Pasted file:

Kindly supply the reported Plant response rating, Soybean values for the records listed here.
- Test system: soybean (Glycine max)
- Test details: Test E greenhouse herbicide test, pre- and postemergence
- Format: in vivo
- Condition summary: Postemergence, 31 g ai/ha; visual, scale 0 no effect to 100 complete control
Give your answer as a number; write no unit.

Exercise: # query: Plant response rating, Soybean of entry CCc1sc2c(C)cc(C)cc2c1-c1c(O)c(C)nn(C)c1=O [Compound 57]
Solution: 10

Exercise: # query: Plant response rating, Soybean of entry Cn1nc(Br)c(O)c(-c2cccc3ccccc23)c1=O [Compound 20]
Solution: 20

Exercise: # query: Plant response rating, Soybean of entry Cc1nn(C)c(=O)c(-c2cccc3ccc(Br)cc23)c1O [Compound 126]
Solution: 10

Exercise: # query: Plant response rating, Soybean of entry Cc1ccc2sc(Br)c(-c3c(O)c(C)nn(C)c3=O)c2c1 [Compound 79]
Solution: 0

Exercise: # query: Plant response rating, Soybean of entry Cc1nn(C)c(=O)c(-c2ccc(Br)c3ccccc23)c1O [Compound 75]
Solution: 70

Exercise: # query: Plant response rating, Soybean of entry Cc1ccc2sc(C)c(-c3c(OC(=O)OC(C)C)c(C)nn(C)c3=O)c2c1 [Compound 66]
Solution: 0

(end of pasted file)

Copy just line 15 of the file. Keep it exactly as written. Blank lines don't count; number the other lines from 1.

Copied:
Exercise: # query: Plant response rating, Soybean of entry Cc1nn(C)c(=O)c(-c2ccc(Br)c3ccccc23)c1O [Compound 75]